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How Andhra Pradesh is helping graduates get jobs
George Iype | September 12, 2006
What if a state has 240 engineering colleges and 272 general colleges, but a large number of the students passing out do not get jobs because of poor communication and human resource skills?
The state of Andhra Pradesh faced this perplexing problem two years ago.
But a unique project -- that the Andhra Pradesh government launched in collaboration with leading multinational and infotech companies -- is these days helping students, even in rural areas, to get employment in reputed companies.
Andhra Pradesh has 272 colleges from where nearly 86,000 engineers graduate every year. And there are 272 general colleges in Andhra Pradesh that teach Masters in Computer Applications, from where annually 250,000 people graduate.
But fresh graduates -- most of them from rural areas -- were never fit to be taken in for a good job, especially by the IT industry, till the Andhra government's unique Jawahar Knowledge Centres made an impact on colleges and students.
"Jawahar Knowledge Centre is a unique human resources promotion initiative of our (Andhra Pradesh) government. It is the first such programme that any state government has launched in the country. Our task is to ensure that Andhra Pradesh has the largest and talented rural human resource pool for the IT/ITES industry in the country," said Andhra Pradesh Minister for Education Rajyalakshmi Nedurumalli.
She said that the quality of higher education across Andhra Pradesh has dramatically improved through imparting suitable skills, enabling potential and gainful employment for final-year engineering students through JKCs.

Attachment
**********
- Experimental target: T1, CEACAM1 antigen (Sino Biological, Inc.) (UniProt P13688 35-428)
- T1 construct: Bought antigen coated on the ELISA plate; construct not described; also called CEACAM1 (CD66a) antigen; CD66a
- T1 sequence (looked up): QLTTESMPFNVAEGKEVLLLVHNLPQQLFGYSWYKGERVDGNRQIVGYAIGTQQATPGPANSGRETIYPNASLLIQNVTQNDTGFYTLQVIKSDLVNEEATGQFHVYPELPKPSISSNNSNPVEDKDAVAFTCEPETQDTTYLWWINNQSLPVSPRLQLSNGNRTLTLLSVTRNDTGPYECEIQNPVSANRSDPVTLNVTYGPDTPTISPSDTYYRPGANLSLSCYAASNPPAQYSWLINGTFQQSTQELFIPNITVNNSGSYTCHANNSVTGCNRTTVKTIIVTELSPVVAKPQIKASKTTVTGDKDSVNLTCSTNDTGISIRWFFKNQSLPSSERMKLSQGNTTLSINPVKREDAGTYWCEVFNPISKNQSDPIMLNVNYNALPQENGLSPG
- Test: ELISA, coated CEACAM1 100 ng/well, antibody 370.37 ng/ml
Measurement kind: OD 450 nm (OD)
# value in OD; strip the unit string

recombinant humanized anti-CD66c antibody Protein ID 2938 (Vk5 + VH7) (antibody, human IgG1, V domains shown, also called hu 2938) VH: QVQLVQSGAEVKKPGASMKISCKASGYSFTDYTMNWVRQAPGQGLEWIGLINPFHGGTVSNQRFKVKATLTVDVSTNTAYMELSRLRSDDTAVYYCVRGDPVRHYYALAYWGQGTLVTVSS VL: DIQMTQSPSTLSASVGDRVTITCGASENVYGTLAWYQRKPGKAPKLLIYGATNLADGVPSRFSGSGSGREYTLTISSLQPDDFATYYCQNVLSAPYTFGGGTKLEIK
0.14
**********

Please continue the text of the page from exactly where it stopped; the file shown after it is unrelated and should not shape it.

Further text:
"In fact, the initiative is now contributing to the educational and economic development of the state and the people," the minister told rediff.com.
So what are JKCs?
They are human resource knowledge centres that the state government has set up in colleges in collaboration with the IT industry.
JKCs have been set up in reputed engineering colleges across Andhra Pradesh to increase the standards of higher education. An engineering college that has a JKC should provide a computer lab, worth Rs 25 lakh (Rs 2.5 million), with a powerful server and 50 state-of-the-art high-end, dedicated desktops, all of which are connected in a LAN (local area network).
In JKC, students are trained in technical skills, soft skills, project management skills and communication skills by employing accelerated learning strategies with a mentor-to-student ratio of 1:5.
JKCs thus provide the best human resource trained in all the skills required by the IT industry, which in turn bridges the gap between the student-curriculum knowledge and industry-desired skills.
JKC training involves a short-term course known as Campus Placement Mission. In this programme, students are made aware of the recruitment process of different companies. Mock group discussions and interviews are conducted for the students.
JKC students also serve in about 70 government departments to analyse, design, develop and deploy IT applications required. They, thus, gain practical experience of doing the projects facing real life scenarios like working in a team, managing time, finding effective ways of developing software applications, et cetera.
Currently, there are 43 JKCs in 23 districts with 164 participating colleges and 40 IT companies, said the minister.
Now, look at the performance of JKC during the last 2 years:
And look at the number of students recruited by MNCs through JKCs:
Officials in the higher education department in Andhra Pradesh say that when JKCs are set up in all colleges in the state, it will help the government achieve the target of providing employment to all graduates.
To give cutting human resources edge to the programme, the government has now invited India's most-reputed IT company Infosys Technologies to partner in the JKC project.
As per the agreement with Infosys, the IT major will provide training to 100 faculty members of JKC participating colleges, who in turn will train 12,900 engineering students.
All these measures, officials said, will help the government achieve the set target of providing employment to 235,000 graduates by 2008.